MOORE — The insurance industry quickly set up here in a centralized location, giving tornado victims access to resources and immediate assistance with housing and other needs.
First Baptist Church of Moore, 301 NE 27, is the command center designated by the Oklahoma Insurance Department. All major insurers are set up inside, as well as relief agencies and other resources.
Oklahoma-licensed insurance agents and adjusters need to get an ID card at the church to be able to access the disaster area, Insurance Commissioner John Doak said.
The practice was used after Hurricane Katrina and the 2011 Joplin, Mo., tornado to prevent fraud and enhance security in the disaster area.
Other resources being added to the command center include health insurers, rental car companies and ATMs.
The insurers will be in Moore for many months, Doak said.
He wasn't able to provide an estimate of the damage yet because search and rescue is ongoing and many adjusters haven't received access to the area to begin assessments.
According to the Insurance Information Institute, the May 3, 1999, tornado resulted in nearly $1 billion in insured claims payouts and generated 146,000 claims.
Monday's tornado damage could exceed that.
State Farm, one of the state's major insurers, is expediting claims. Spokesman Jim Camoriano said one agent was able to give a policy holder a $5,000 check Tuesday morning to provide initial money for lodging, food and basic necessities.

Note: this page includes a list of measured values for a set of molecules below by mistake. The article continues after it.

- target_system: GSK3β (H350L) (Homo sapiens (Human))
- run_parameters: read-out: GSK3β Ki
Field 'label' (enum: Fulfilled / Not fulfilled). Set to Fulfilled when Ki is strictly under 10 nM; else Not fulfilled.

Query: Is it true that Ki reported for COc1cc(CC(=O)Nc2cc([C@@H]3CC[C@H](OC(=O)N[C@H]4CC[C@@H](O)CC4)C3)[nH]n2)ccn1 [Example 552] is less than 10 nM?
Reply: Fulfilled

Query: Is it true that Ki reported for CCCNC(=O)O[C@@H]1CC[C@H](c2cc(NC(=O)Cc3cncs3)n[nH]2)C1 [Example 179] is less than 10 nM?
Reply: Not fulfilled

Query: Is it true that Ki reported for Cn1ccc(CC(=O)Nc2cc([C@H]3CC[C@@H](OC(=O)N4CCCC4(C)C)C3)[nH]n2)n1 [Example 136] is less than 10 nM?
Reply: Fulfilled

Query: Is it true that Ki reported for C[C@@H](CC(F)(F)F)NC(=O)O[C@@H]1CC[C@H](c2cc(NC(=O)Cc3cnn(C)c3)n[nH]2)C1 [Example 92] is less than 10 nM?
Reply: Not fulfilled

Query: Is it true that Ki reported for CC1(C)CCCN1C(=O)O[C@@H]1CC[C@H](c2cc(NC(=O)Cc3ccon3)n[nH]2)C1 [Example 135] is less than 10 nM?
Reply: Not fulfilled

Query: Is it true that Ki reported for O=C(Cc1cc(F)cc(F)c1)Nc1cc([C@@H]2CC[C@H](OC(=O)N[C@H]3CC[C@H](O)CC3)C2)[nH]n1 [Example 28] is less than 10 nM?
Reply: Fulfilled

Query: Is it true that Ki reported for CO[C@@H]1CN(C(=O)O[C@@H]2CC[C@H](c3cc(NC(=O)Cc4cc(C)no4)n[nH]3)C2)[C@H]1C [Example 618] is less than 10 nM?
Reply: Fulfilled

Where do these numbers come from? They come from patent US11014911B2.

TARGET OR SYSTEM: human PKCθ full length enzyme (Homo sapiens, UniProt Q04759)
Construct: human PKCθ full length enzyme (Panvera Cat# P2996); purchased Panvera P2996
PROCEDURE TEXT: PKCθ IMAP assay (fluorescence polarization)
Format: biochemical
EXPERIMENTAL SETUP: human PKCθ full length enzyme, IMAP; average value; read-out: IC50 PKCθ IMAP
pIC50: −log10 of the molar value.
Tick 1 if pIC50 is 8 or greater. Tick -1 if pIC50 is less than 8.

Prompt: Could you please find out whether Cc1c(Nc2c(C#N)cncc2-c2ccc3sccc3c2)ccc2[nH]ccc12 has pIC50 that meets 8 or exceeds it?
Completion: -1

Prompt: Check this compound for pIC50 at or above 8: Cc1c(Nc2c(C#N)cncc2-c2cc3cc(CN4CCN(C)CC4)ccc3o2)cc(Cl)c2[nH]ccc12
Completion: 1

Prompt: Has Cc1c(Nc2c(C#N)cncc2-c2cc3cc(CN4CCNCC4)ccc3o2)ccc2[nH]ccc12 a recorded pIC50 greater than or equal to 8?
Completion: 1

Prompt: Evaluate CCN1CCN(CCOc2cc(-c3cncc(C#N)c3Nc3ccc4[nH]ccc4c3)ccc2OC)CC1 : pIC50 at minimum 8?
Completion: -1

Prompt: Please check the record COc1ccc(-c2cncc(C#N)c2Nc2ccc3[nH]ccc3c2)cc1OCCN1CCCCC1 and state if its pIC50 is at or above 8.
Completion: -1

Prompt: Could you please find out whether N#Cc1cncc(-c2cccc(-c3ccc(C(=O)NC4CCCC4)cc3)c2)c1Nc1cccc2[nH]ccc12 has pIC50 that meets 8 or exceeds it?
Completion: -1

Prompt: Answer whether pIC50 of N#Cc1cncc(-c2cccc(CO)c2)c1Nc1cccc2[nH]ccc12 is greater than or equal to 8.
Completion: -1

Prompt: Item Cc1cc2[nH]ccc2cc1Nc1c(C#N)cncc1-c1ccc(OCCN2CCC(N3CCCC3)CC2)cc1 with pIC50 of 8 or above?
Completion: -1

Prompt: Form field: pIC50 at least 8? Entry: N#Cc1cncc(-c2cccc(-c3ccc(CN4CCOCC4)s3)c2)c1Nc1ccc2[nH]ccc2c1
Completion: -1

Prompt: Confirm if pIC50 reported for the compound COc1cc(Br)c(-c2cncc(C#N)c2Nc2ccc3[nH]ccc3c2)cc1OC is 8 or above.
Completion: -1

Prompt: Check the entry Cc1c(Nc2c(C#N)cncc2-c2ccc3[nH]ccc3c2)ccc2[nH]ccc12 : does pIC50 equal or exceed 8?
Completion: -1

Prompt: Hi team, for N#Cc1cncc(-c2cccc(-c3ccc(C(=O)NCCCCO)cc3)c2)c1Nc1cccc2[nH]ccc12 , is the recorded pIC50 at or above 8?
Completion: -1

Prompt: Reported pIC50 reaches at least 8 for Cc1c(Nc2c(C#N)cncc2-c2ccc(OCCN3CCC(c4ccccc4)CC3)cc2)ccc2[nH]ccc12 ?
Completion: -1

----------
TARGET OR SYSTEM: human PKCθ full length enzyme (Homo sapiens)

“It gives them a jump-start without interruption to continue their daily life after a disaster,” he said.
State Farm is planning to bring in several hundred claims adjusters from the company's national catastrophe team, Camoriano said.
Standard homeowners and business insurance policies cover wind damage to structures of insured buildings and their contents if caused by tornadoes or thunderstorms.
Help for small businesses
For business owners with no insurance or who have uncompensated losses, the U.S. Small Business Administration offers long-term, low-interest loans. Businesses can borrow up to $2 million to repair damaged or destroyed property, equipment and other items.
Homeowners can qualify for up to $200,000 to repair or replace their homes. Homeowners and renters are eligible for up to $40,000 to repair or replace personal property.
Interest rates are as low as 1.875 percent for homeowners and renters and 4 percent for businesses, with terms up to 30 years.
The loans can often be disbursed quicker than insurance claims, said Rick Jenkins, a spokesman for the SBA disaster office, and cover improvements or upgrades while rebuilding that insurance didn't cover. The loans can also be used as working capital until business returns to normal and for hazard mitigation, which could be to add protection to the structure such as a tornado shelter.
Victims must first call the Federal Emergency Management Agency at (800) 621-3362. To apply for SBA loans, call (800) 659-2955 or go to disasterloan.sba.gov/ela.
Aid for agricultural producers
Landowners, farmers, ranchers and producers affected by tornadoes can receive assistance from the U.S. Agriculture Department. Federal crop insurance covers tornado damage. Producers need to report losses to their insurance agent within 72 hours.
To apply for assistance, go online to fema.gov/disaster-survivor-assistance.